If you’ve never seen La Jetée and are unfamiliar with video auteur Chris Marker, stop what you are doing right now and spend the next 27 minutes watching this groundbreaking post-apocalyptic dream. It’ll be a half hour spent far more wisely than virtually anything else you could be doing.
[Edit: I’ve realized that the video does not include either English audio or subtitles, so please watch the film on Hulu where it has English audio – don’t worry, purists: it’s solely narration, not a dub. My bluray edition features this and original French and both are legitimate, as Marker wanted the viewer to be focusing on the imagery, not reading text.]
Singularly obsessed with memory, time, and understanding our own narratives, Marker was never meant to become a blockbuster filmmaker, cranking out digestible films with recognizable story arcs. His film work is art in the truest sense: beguiling and confronting us with our own perceptions and lack thereof. Leaping with absolute freedom between history and personal recall, dreams and stories, his video projects have an uncanny grasp on the grey areas where most people are afraid to tread.
More than simply conveying the ambiguous nature of memory in perfect clarity, Marker often strikes the root of perception itself, holding a mirror to the connective tissue between things that we consciously perceive and think we know. This is cinema of the back alleys and neural highways between fact and fiction and history and fantasy. To take in a film of his, like Sans Soleil, is to dive headfirst into the places where associative understanding is born.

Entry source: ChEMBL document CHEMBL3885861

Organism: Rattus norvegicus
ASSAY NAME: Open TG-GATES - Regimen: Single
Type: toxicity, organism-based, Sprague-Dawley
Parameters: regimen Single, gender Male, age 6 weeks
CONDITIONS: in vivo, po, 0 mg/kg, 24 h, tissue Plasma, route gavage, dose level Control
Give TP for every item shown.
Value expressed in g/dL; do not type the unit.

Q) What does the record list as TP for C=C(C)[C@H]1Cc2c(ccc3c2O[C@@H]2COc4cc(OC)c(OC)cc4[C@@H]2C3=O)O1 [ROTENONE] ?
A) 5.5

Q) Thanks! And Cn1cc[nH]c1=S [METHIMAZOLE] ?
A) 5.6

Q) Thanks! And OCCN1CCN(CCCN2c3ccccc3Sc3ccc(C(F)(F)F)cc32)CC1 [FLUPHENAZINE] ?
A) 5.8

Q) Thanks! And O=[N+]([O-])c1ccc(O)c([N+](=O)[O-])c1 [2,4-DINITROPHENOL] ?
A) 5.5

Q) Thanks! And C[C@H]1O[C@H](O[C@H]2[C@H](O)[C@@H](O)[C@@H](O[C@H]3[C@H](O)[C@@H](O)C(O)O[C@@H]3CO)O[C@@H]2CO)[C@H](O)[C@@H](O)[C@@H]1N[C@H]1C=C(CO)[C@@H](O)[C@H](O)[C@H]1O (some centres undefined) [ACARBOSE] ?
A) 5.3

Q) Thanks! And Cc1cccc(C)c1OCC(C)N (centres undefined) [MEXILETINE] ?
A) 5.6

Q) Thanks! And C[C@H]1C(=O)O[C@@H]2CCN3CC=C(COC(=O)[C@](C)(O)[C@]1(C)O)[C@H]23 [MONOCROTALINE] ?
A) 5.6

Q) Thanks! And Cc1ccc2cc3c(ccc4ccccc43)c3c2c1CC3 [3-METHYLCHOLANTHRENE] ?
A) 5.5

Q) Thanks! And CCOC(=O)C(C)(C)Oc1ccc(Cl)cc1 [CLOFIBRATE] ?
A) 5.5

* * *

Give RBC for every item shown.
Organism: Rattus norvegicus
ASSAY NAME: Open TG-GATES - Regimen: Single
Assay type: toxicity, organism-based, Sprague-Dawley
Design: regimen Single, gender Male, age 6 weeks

Now, back to La Jetée. You’re likely more familiar than you know. Terry Gilliam’s 1996 science fiction masterpiece 12 Monkeys, starring Bruce Willis, is based entirely on this experimental short film. If 12 Monkeys is a fully fleshed out novel, the original work is an impressionistic poem. They both convey the story of a post apocalyptic man, time traveling to unravel the mystery of what’s behind societal ruin.
The first and most striking aspect of Marker’s original vision is that it is shot (almost) entirely in still images. Along with fluid voice work and music that helps carry the tone, these separated singular instances convey the imperfection of memory far better than continuous film ever could. The closest we’ve got in modern film would be Christopher Nolan’s Memento. While that film’s backward narrative worked as a gimmick to induce confusion in the audience – thus connecting with the memory-impaired protagonist – La Jetée is consumed wholly by nature of its fragmented style. Our memories and dreams are never contiguous reels of film, spooling forward in logical fashion. Chris Marker not only deeply understands this; he gets us to understand with him.
There is a transcendent moment in this film, breaking from the still image motif, that will be etched in your mind forever. I can promise this. There’s nothing more to say, other than: prepare to be astonished.
You can buy an incredible disc from Criterion containing both this film and Sans Soleil, plus a host of supplemental material that will submerse you in Marker’s world. Check it out HERE.